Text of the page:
The backstory: Their son went to law school. He paid some of his education loans back but fell behind. Now the debt has mushroomed to almost $200,000. The interest alone on his student debt is more than $1,000 a month. Their son defaulted on the loans because of a drinking problem. Eventually he went to rehab. He’s out and has been alcohol-free for two years.
Currently, their son is working part-time for a public affairs firm. He makes about $60 an hour, but he’s not guaranteed a fixed work schedule. He plans to get a legal job if he passes the bar exam. He’s unmarried with no children and lives near his parents.
To help, the parents considered tapping their considerable retirement funds to pay off the debt for their son. Of course, if they take money out of their tax-advantaged retirement accounts, they will be hit with a big tax bill.
“We worked hard and saved this money, but we really want to help our son if we can,” the mother wrote.
What’s on the table now: The parents are thinking about using a 3.5-percent home-equity line of credit they already have in place. They figure that’s a lot less than the almost 8 percent for the law school loans. The line of credit is for $100,000, plus they could come up with an additional $20,000 in cash.
If they are going to make a lump-sum payment, they wonder if the lender would compromise on the amount so that they can pay off the whole thing.
When it comes to the home-equity loan, they would become their son’s lender.
“He can pay us directly with automatic deposit each month,” the mother wrote.
This isn’t just about this family. Lots of parents have asked about how to best help adult children smothered by student loans.
“When you hear stories about student-loan debt doubling, tripling or quadrupling, it usually involves an extended period of nonpayment,” said Mark Kantrowitz, publisher of PrivateStudentLoans.guru. “Interest continues to accrue during a default and can be capitalized.”
About negotiating the loans, here’s what Kantrowitz says.
— If this involves federal loans, there are three standard settlement offers on defaulted debt that collection agencies are allowed to accept without prior approval from the U.S. Department of Education. They include: (1) waiving the collection charges that are normally added to the payoff amount; (2) cutting the outstanding interest and principal balance by 10 percent; or (3) waiving half the interest that has accrued since the loan went into default. Note that a settlement like this requires a lump-sum payment, not a new payment plan.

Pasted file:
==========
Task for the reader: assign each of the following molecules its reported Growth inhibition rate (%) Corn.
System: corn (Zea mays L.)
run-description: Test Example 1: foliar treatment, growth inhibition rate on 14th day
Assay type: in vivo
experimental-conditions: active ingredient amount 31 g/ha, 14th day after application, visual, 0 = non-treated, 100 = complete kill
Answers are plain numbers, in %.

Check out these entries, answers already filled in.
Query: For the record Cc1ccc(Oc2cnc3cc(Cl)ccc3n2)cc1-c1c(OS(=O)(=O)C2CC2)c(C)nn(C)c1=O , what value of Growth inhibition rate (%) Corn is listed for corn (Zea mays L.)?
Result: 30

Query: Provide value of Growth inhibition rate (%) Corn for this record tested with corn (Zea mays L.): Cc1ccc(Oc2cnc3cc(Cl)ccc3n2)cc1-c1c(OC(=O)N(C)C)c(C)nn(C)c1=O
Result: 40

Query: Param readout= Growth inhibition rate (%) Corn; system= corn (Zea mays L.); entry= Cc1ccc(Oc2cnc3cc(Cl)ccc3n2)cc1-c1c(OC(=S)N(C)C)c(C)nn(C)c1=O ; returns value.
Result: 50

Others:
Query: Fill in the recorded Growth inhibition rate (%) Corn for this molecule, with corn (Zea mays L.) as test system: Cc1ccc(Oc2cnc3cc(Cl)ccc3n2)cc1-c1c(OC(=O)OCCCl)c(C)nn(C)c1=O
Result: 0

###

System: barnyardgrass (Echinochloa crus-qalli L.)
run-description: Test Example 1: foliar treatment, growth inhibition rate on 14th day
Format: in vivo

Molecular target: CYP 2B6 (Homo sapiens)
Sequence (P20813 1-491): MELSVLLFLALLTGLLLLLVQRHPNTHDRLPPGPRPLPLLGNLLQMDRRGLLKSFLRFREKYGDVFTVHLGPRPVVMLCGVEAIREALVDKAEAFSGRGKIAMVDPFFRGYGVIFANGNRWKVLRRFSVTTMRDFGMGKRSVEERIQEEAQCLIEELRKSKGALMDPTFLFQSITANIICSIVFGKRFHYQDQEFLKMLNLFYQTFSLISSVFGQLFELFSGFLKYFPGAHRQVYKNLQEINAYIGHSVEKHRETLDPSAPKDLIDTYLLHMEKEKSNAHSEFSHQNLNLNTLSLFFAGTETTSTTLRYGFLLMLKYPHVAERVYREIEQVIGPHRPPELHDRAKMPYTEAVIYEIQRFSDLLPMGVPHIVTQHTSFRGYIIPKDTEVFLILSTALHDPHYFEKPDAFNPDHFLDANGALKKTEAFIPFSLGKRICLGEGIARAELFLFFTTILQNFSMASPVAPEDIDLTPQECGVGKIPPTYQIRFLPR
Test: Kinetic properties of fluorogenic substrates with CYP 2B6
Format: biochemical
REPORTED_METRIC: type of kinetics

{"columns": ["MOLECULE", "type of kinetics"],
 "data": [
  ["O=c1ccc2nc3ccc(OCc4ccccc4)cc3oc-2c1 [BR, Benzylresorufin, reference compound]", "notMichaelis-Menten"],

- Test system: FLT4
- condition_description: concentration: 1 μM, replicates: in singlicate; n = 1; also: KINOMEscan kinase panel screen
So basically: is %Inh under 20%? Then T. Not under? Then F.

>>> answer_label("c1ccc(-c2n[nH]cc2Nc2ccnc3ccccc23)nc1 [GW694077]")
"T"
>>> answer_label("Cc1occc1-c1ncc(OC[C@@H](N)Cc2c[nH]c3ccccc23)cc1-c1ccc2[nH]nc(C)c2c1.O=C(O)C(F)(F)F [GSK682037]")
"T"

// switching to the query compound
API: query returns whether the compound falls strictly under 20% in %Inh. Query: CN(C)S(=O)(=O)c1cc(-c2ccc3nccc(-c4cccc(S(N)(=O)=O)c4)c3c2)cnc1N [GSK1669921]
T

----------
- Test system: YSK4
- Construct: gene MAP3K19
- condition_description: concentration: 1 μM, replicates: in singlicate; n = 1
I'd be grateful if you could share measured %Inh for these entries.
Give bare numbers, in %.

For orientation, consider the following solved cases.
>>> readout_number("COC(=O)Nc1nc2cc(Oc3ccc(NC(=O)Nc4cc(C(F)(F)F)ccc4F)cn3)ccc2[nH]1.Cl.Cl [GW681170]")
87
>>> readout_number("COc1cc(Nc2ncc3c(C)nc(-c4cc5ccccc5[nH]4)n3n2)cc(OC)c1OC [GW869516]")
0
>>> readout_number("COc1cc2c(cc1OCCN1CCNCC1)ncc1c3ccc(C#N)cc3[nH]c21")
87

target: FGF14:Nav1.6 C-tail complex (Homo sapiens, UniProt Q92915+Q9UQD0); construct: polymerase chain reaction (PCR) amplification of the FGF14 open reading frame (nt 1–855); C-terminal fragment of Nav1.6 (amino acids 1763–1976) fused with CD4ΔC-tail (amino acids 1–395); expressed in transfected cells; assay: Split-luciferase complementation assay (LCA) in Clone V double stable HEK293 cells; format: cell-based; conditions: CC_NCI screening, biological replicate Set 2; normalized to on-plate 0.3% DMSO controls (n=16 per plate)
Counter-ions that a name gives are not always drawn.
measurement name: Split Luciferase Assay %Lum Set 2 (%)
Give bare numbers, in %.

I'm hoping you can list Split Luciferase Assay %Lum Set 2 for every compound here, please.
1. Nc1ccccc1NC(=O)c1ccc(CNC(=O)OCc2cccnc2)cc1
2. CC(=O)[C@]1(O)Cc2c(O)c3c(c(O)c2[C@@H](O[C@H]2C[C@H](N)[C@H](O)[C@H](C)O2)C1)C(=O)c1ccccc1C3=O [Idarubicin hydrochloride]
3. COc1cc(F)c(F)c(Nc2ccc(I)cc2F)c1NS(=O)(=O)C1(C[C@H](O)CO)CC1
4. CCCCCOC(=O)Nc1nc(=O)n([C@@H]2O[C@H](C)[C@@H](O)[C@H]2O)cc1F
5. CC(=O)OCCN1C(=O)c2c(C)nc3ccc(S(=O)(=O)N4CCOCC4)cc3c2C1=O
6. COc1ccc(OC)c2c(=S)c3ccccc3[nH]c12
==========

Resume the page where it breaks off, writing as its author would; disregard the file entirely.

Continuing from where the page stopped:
Before bailing out their son, the parents should have him look into an income-driven repayment plan, which will base the monthly payment on his income. However, he can’t be in default to use this option.
— If these are private loans, he needs to call and talk with the lender about his options. “If he is seeking a settlement, he must make sure that he gets a paid-in-full statement and that the statement lists all of his loans,” Kantrowitz said.
He might be able to qualify for public-service loan forgiveness if he works full time in a qualifying public-service job while repaying the loans in an income-driven repayment plan for 10 years. But again, this option might not be available to him if he is in default.
Once his financial situation improves, he might be able to refinance the debt, says Scott Snider, a certified financial planner based in Florida.
“If he has good credit and gets a job, he may be able to do this on his own,” Snider said.
Here’s the thing: For now, I think their son needs to take ownership of figuring out how to handle the student loans. Since he lives near his parents, he could move back home and just use the majority of what he earns to aggressively pay back his loans.
The parents should not take out the home-equity line of credit. If they want to give — not lend — him a lump sum to bring the loans current, fine. But the last thing they should do is step into the role of banker.